Admittedly I was a tad dubious about driving the lane as I usually like to scout green-lanes before I take press cars along them, you know, to make sure that they’re non-damaging. However on this occasion I was passing and the C3 was due to be returned the following day, and, and.....excuses, and more excuses.

At the beginning of the lane I was a little trepidatious, but the further I climbed up the muddy track the more confident I became. It had been raining all day, and as I crossed a small stream the ground was saturated, but the Aircoss showed no signs of giving up or losing grip

It got to the point at which I was taking the trickier routes, give this a try, that worked, how about this… before I knew it, it’s taking me places way above its station!

There was one particular section where the lane was quite chewed up, it was a turning point for tractors that entered and left a field.  To test how good Grip Control actually was I turned it off and drove slowly through the rutted mud - the Aircross didn’t like it one bit.  Turning the steering wheel from side to side in an attempt to get the front tyres find grip was fruitless, I was going nowhere.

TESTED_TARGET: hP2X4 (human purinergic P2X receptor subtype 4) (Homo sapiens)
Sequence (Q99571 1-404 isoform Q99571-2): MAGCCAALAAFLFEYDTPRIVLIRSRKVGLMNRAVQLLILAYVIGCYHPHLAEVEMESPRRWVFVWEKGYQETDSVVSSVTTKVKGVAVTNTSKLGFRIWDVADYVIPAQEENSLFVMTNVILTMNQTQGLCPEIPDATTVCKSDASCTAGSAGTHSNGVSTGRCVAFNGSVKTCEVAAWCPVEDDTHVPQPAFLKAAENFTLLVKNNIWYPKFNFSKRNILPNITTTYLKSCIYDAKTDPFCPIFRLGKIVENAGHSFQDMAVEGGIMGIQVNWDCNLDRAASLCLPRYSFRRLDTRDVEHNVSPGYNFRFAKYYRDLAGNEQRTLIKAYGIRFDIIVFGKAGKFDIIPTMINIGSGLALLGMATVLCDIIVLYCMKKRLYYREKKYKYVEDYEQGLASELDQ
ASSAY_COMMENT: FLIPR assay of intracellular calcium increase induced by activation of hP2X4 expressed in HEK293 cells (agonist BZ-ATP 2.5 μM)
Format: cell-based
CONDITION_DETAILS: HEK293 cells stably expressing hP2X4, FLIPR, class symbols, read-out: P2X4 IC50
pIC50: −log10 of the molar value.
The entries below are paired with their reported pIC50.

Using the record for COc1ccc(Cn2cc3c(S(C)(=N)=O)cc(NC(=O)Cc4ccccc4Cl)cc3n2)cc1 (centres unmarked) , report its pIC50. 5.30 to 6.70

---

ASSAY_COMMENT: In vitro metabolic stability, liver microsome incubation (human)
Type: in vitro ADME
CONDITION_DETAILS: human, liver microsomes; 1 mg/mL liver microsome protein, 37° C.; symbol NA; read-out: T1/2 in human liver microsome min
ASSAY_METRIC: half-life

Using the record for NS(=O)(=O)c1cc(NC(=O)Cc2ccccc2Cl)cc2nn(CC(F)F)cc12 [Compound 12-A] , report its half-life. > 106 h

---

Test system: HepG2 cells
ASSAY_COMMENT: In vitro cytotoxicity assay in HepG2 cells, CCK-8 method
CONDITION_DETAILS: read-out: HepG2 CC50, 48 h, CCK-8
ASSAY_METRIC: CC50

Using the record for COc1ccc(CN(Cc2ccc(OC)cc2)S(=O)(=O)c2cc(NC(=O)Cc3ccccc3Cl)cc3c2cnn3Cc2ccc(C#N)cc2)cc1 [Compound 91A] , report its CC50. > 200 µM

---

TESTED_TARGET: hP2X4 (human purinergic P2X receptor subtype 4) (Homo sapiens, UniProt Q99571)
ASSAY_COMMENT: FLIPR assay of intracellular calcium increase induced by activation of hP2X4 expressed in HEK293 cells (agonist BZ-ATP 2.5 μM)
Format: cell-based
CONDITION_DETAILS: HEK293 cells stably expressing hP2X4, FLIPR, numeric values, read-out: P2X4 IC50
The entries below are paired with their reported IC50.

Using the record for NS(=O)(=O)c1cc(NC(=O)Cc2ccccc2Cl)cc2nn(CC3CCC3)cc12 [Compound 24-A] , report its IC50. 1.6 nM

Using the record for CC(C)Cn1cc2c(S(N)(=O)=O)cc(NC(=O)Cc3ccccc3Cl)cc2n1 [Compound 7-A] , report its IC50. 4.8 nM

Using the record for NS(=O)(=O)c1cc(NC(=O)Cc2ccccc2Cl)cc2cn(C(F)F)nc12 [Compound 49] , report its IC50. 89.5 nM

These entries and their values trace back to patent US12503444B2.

I then selected ‘Mud’ on the Grip Control dial, and gently pressed the accelerator and we inched forward without any drama. 

I was impressed, no, I was seriously impressed, and quite gobsmacked if I’m being honest.

I continued to drive the lane with a lot more confidence, my only want was for the Aircross to have a little more approach angle and ground clearance.

If you’re used to driving 4x4s, you’ll be truly surprised at what it can do off the beaten track with Grip Control.


As soon as I sat behind the wheel I was overcome by a sense of comfort, the seats are big enough for my girth, and they’re comfy too, though they do lack a little bit of lateral support when you’re flinging it around corners.

The dash layout is simple and easy to read, but the heater controls are on the touchscreen so your eyes are off the road when you want to adjust the temperature.